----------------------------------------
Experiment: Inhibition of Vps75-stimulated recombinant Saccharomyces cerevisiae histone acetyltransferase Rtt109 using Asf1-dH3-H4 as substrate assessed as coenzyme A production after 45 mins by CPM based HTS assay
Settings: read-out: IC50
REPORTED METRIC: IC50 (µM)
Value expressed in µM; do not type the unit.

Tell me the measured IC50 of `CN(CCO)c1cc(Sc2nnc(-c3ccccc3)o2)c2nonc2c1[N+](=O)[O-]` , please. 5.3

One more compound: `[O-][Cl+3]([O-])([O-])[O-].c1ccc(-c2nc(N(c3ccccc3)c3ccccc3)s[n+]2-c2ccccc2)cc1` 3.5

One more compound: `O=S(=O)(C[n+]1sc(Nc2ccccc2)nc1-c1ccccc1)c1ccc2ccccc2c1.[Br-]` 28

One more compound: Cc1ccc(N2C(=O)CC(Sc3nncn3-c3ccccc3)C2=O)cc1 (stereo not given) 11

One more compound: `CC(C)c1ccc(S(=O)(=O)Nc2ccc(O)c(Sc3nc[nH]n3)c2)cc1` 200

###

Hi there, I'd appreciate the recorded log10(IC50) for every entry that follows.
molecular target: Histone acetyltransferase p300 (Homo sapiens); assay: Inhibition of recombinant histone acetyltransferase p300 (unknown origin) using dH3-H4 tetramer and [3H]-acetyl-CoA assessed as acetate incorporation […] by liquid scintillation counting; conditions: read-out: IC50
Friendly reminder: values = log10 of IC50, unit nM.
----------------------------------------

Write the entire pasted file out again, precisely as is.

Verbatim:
Experiment: Inhibition of Vps75-stimulated recombinant Saccharomyces cerevisiae histone acetyltransferase Rtt109 using Asf1-dH3-H4 as substrate assessed as coenzyme A production after 45 mins by CPM based HTS assay
Settings: read-out: IC50
REPORTED METRIC: IC50 (µM)
Value expressed in µM; do not type the unit.

Tell me the measured IC50 of `CN(CCO)c1cc(Sc2nnc(-c3ccccc3)o2)c2nonc2c1[N+](=O)[O-]` , please. 5.3

One more compound: `[O-][Cl+3]([O-])([O-])[O-].c1ccc(-c2nc(N(c3ccccc3)c3ccccc3)s[n+]2-c2ccccc2)cc1` 3.5

One more compound: `O=S(=O)(C[n+]1sc(Nc2ccccc2)nc1-c1ccccc1)c1ccc2ccccc2c1.[Br-]` 28

One more compound: Cc1ccc(N2C(=O)CC(Sc3nncn3-c3ccccc3)C2=O)cc1 (stereo not given) 11

One more compound: `CC(C)c1ccc(S(=O)(=O)Nc2ccc(O)c(Sc3nc[nH]n3)c2)cc1` 200

###

Hi there, I'd appreciate the recorded log10(IC50) for every entry that follows.
molecular target: Histone acetyltransferase p300 (Homo sapiens); assay: Inhibition of recombinant histone acetyltransferase p300 (unknown origin) using dH3-H4 tetramer and [3H]-acetyl-CoA assessed as acetate incorporation […] by liquid scintillation counting; conditions: read-out: IC50
Friendly reminder: values = log10 of IC50, unit nM.